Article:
Nikon D610« »YmonomonoYYmini2.0---Nikon D610
Nikon D600« »YmonomonoYYmini2.0---Nikon D600
Nikon D800« »YmonomonoYYmini3.0---Nikon D800
Nikon D800E« »YmonomonoYYmini3.0---Nikon D800E
Nikon D700« »Y----mini2.0---Nikon D700
Olympus E-M10 II« »Ystereomono--micro2.0Y--Olympus E-M10 II
Olympus E-M10« »Ystereomono--micro2.0Y--Olympus E-M10
Olympus E-M1« »YstereomonoY-micro2.0Y--Olympus E-M1
Olympus E-P5« »Ystereomono--micro2.0Y--Olympus E-P5
Olympus E-M5« »Ystereomono--mini2.0---Olympus E-M5

The E-M5 II is a current model that online retailers, such as amazon, will have in stock. In contrast, the D810 has been discontinued (but it can be found pre-owned on eBay). As a replacement in the same line of cameras, the D810 was succeeded by the Nikon D850.

Review summary: Nikon D810 vs Olympus E-M5 II

So what is the bottom line? Is the Nikon D810 better than the Olympus E-M5 II or vice versa? Below is a summary of the relative strengths of each of the two contestants.

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Advantages of the Nikon D810:

  • More detail: Offers more megapixels (36.2 vs 15.9MP) with a 54% higher linear resolution.
  • Maximized detail: Lacks an anti-alias filter to exploit the sensor's full resolution potential.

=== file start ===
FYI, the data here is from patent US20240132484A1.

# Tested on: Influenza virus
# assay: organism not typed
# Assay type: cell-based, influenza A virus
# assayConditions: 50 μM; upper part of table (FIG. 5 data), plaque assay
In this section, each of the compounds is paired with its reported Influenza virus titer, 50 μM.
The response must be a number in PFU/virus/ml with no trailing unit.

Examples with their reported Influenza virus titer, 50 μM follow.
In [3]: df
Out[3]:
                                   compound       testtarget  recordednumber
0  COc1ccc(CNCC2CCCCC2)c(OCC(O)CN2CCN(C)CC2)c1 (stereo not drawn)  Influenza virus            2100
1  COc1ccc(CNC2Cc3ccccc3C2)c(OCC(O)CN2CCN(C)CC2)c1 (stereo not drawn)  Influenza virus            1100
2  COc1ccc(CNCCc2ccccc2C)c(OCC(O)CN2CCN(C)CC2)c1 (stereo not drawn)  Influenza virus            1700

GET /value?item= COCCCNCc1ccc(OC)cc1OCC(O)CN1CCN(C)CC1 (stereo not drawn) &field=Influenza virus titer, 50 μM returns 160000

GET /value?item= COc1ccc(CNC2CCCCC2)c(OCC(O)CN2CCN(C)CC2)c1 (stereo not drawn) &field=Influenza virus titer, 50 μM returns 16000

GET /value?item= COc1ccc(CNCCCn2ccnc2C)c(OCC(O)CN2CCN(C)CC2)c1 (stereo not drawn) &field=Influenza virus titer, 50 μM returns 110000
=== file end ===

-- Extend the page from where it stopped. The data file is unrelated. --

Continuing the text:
• Better image quality: Scores substantially higher (24 points) in the DXO overall assessment.
  • Richer colors: Generates images with noticeably better colors (2.7 bits more color depth).
  • More dynamic range: Captures a larger spectrum of light and dark details (2.3 EV of extra DR).
  • Better low-light sensitivity: Requires less light for good images (1.8 stops ISO advantage).
  • Better sound control: Has a headphone port that enables audio monitoring while recording.
  • Brighter framing: Features an optical viewfinder for clear, lag-free composition.
  • Easier setting verification: Features an LCD display on top to control shooting parameters.
  • Larger screen: Has a bigger rear LCD (3.2" vs 3.0") for image review and settings control.
  • More detailed LCD: Has a higher resolution rear screen (1229k vs 1037k dots).
  • Longer lasting: Can take more shots (1200 versus 310) on a single battery charge.
  • Easier fill-in: Is equipped with a small onboard flash to brighten deep shadow areas.
  • Faster data transfer: Supports a more advanced USB protocol (3.0 vs 2.0).
  • Greater peace of mind: Features a second card slot as a backup in case of memory card failure.
  • More heavily discounted: Has been on the market for longer (launched in June 2014).